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Court Hall Farmhouse

A Grade II* Listed Building in Hockworthy, Devon

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Latitude: 50.9665 / 50°57'59"N

Longitude: -3.3717 / 3°22'18"W

OS Eastings: 303773

OS Northings: 119455

OS Grid: ST037194

Mapcode National: GBR LN.MKLS

Mapcode Global: FRA 36TK.B8H

Entry Name: Court Hall Farmhouse

Listing Date: 5 April 1966

Grade: II*

Source: Historic England

Source ID: 1147804

English Heritage Legacy ID: 95933

Location: Hockworthy, Mid Devon, Devon, TA21

County: Devon

District: Mid Devon

Civil Parish: Hockworthy

Traditional County: Devon

Lieutenancy Area (Ceremonial County): Devon

Church of England Parish: Hockworthy St Simon and St Jude

Church of England Diocese: Exeter

Find accommodation in
Sampford Peverell

Listing Text

ST 01 NW
4/83 Court Hall Farmhouse
Farmnouse, former court hall. Dated 1659, possibly earlier core, refurbisned in the
late C18, some mid C19 modernisation. Plastered stone rubble with some Hamstone
detail; stone rubble stacks with plastered chimneyshafts of C19 brick; slate roof,
probably thatch originally.
Plan: F-plan house. The main block faces south-east. It has a 4-room-and-through-
passage plan. At the left (south-west) end the inner room parlour or drawing room
has a gable-end stack. The hall or dining room has a large axial stack backing onto
the wide passage. Below the passage is the kitchen which nas a large axial stack
backing onto the small right end room. The right end gable-end stack serves the
first floor chamber. 2-storey front porch. 2-room plan service wing projects at
right angles to rear of the right end and the rear room here (a bakehouse) has a
projecting gable-end stack, and there is a service stair turret in the angle of the
main and rear blocks. The main stairblock projects to rear at the upper end of the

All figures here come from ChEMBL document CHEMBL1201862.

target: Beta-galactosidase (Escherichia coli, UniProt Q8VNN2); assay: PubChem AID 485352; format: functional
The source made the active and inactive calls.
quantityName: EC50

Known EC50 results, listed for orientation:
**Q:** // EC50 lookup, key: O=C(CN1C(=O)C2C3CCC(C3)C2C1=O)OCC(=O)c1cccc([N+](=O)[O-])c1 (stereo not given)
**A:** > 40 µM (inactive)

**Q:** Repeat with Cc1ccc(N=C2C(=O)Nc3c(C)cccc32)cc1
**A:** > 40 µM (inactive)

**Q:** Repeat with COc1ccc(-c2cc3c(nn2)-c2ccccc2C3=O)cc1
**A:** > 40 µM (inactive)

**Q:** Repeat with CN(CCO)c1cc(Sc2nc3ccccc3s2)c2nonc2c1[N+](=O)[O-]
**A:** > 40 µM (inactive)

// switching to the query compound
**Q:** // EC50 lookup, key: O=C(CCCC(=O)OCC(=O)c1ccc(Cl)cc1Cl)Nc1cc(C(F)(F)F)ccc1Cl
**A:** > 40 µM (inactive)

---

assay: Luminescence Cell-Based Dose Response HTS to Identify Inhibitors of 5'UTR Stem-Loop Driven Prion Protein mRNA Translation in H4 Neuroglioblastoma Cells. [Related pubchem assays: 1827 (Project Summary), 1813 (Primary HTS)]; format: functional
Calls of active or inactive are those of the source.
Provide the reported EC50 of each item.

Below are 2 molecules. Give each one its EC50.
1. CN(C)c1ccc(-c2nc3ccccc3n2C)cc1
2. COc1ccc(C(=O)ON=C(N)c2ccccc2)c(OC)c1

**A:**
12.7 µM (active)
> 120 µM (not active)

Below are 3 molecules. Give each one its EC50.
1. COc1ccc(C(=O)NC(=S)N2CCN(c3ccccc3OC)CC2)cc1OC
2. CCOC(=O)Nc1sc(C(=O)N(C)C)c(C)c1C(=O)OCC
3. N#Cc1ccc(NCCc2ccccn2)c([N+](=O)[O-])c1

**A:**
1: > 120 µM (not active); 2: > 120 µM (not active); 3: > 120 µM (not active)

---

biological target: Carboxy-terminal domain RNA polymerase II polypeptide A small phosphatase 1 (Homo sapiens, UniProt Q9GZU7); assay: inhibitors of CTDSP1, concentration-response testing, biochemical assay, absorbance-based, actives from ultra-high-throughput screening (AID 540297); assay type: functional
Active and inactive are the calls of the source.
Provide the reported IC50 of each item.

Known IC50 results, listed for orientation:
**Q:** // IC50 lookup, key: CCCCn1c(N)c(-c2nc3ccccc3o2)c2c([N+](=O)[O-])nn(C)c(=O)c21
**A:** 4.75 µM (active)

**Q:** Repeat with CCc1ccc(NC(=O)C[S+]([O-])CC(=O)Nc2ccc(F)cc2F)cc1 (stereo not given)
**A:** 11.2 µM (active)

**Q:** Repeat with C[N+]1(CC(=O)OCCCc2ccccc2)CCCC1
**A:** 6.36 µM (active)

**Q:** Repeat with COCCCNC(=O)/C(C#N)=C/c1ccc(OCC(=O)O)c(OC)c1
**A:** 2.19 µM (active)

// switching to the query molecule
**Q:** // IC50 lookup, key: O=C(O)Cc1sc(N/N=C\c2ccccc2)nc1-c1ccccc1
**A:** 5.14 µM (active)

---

hall. Alongside it, and blocking the rear of the passage is a late C18 1-room plan
rear block projecting at right angles and with a rear diagonal corner stack. Apart
from this addition the whole house appears to date from 1659. It is tempting to
suggest that the main block derives from an earlier open hall house but there is no
physical evidence of this. The house is 2 storeys with attics in the roofspace.
Exterior: not quite symmetrical 2:1:2-window front. The 2-window sections either
side of the porch contain mid C19 tripartite sashes, the 2 ground floor ones left of
centre have central 18-pane sashes whereas the others have central 12-pane sashes,
and all include a top tier of Gothic glazing bars. The gabled porch has a plain
elliptical outer arch. Above it is the Hamstone date plaque which is inscribed WS
1659. Above this is a C19 oculus window with glazing bars and in the gable the
moulded surround of an original Hamstone window (now blocked). The gable coping and
apex finial (identical to that at nearby Stallenge Thorne Farmhouse (q.v) is
original. The passage front doorway is also original; it has a slightly cambered
head, moulded surround and carved stops and contains a contemporary studded plank
door. The main roof and rear block roofs are gable-ended. The right end and rear
includes a number of original Hamstone windows with ovolo-moulded mullions and
hoodmoulds, the main stair block with its complete compliment. Other windows are
C18 and C19 timber casements, several containing rectangular panes of leaded glass.
Late C18 lead rainwater head to gutter in angle of main stairblock and secondary
rear block.
Interior: much of the C17 carpentry and other detail has been hidden by the C18 and
C19 modernisations but the original layout is well-preserved and enough original
works show to prove that these modernisations were essentially superficial. No
ceiling beams are exposed. However some of the secondary work is of high quality.
For instance the parlour shows only Georgian features; a moulded plaster cornice,
marble chimneypiece and ornamental plaster overmantle featuring Apollo in his
chariot flanked by garlands. The hall also has a Georgian plaster cornice but here
the fireplace is exposed; it is Hamstone ashlar with a moulded Tudor arch and sunken
spandrels. In the passage the moulded plaster cornice is earlier in character than
the others; it could be C17. The kitchen fireplace is large, built of stone rubble
with an oak lintel which is ogee-moulded with scroll stops. The broad main stair
rises around a solid wall. The first floor includes an couple of-original ovolo-
moulded and scroll-stopped oak doorframes. The roof structure dates from 1659 and
is carried on a series of tie beam trusses with threaded purlins. If there are
collars then they are very high and hidden above the attic ceiling.
This is a very attractive house although more Somerset than Devon in character. It
has many stuctural similarities with nearby Stallenge Thorne Farmhouse (q.v) which
is dated 1675.

Listing NGR: ST0377319455

This text is from the original listing, and may not necessarily reflect the current setting of the building.

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